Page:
The Bottom Ten: Less-Than-Spectacular New Car Technology

There’s no doubt that modern vehicles are equipped with amazing features that enhance convenience, safety and performance. Some features, however, may belong on the “What were they thinking?” list, or even “Were they thinking at all?” Karl Brauer, analyst and editor at Kelley Blue Book, recently put together a list of ten car technology fails for We’ll share a summary here.

Number one on the fail list is fake exhaust noise. Some automakers have cleverly rerouted vehicles’ actual exhaust noise through different baffles to produce a more powerful sound; however, some makers use fake exhaust sounds enhanced by the vehicles’ audio system. This is high-tech at its silliest.

Listed next are the excessive and inaccurate warning light systems on many vehicles. Brauer’s example is a friend’s Ford Escape, which notified him with every light on the dashboard (including “hill climb assist not available”) about what turned out to be a simple airbag wiring harness that needed repair. His friend had no idea what was wrong with the vehicle until he took it to the mechanic. With such advanced technology available, can we not receive an accurate, concise message on the dash?

Mechanical vs. electronic issues are at numbers three and four and five on the list. Critical functions, such as charge port access and rear hatch release on the Tesla Model S, for example, are relegated to a touch screen. So what happens if the screen fails? The point is, important functions should be controlled by hard buttons to avoid disaster. Similarly, electrically powered doors are a problem, mostly due to overly complex backup systems that are potentially unsafe in the event of an emergency. Additionally, keyless entry systems are wonderfully convenient, but should warn drivers immediately if the key is not in the cabin. Current warning systems are still inadequate and slow.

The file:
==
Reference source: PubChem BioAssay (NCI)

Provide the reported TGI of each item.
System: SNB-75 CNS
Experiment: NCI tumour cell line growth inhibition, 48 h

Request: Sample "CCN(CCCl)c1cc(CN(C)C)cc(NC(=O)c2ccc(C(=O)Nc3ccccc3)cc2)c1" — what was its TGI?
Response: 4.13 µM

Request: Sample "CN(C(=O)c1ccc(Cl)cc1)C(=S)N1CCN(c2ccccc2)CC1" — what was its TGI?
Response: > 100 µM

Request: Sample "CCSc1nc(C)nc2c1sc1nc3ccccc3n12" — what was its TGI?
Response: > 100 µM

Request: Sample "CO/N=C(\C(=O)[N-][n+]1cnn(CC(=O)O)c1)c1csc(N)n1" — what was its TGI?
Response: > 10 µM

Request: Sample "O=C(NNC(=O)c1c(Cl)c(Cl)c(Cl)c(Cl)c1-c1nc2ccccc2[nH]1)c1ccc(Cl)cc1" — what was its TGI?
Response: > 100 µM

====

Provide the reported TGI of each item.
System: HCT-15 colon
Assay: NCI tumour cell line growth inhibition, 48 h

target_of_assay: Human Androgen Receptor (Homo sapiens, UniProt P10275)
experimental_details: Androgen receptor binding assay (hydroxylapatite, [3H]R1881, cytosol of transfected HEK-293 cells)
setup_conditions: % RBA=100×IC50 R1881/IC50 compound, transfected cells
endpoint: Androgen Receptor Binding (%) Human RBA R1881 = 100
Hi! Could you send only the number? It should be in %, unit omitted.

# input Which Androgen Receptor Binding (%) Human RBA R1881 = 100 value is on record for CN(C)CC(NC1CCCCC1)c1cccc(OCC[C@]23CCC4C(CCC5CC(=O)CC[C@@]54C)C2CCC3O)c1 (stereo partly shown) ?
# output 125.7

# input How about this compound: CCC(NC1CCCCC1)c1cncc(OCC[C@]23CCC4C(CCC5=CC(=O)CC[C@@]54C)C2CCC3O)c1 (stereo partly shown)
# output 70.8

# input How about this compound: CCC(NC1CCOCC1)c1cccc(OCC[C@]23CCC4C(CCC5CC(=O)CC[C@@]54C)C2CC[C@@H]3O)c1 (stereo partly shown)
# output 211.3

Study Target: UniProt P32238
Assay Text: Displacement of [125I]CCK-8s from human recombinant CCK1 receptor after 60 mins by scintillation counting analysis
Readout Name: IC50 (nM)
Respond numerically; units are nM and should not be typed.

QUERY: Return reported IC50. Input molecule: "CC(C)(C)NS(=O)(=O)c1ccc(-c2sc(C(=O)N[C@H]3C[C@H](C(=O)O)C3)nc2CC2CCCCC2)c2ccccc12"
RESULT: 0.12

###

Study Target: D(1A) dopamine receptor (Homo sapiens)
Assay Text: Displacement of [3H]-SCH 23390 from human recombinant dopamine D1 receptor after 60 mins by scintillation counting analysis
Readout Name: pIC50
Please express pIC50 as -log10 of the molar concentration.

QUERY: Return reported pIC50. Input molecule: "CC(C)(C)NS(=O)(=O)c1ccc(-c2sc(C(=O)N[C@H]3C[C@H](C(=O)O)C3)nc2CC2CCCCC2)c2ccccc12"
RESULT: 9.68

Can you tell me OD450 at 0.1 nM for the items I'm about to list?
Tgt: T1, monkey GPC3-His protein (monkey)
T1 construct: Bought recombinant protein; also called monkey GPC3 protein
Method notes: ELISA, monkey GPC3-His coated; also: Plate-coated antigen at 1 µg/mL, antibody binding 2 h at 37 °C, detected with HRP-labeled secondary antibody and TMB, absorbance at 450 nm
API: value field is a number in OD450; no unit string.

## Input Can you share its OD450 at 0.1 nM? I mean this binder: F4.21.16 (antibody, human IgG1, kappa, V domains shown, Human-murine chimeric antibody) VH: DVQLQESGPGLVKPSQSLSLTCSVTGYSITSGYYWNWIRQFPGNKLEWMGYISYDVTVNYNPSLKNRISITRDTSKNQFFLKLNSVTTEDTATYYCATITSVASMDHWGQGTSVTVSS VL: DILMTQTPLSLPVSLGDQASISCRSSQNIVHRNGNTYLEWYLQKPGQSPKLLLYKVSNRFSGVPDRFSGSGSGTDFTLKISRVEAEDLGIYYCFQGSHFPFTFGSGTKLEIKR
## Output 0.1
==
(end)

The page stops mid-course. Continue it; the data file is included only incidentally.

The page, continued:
Tech fail number six is the not-yet-perfected idle-stop feature that is becoming increasingly common as the EPA forces automakers to meet new standards. It does work to reduce emissions, but the repeated noise and vibration caused by most stop-start systems is annoying and exhausting.

Bauer mourns the loss of the manual transmission at number seven, making the very strong argument that it is ridiculous for an exotic sports car with a six-figure price tag to not offer a manual transmission option. Especially ridiculous is the argument that it is a cost issue for the brands.

Next on the list is restricted access for passengers to features like phone and map services. Yes, driver distraction has become an enormous problem, but there is no reason to prevent a passenger from safely accessing driving directions or communications services.

A need for smart display screens is at nine on the tech failure list. Back-up cameras greatly improve safety, of course, but the camera view takes over the entire display screen when the car is in reverse. You can’t, for example, adjust the heating system or answer a call using the screen if your vehicle is in reverse.

Finally, the number ten fail is the ever decreasing amount of control drivers have to maneuver due to increasing control of another safety feature—the stability control system. Bauer says that over the last ten years, our ability to control our vehicles has evaporated considerably, and could one day threaten our ability to, say, turn the wheel sharply and quickly to avoid a threat that we see that the computer cannot.

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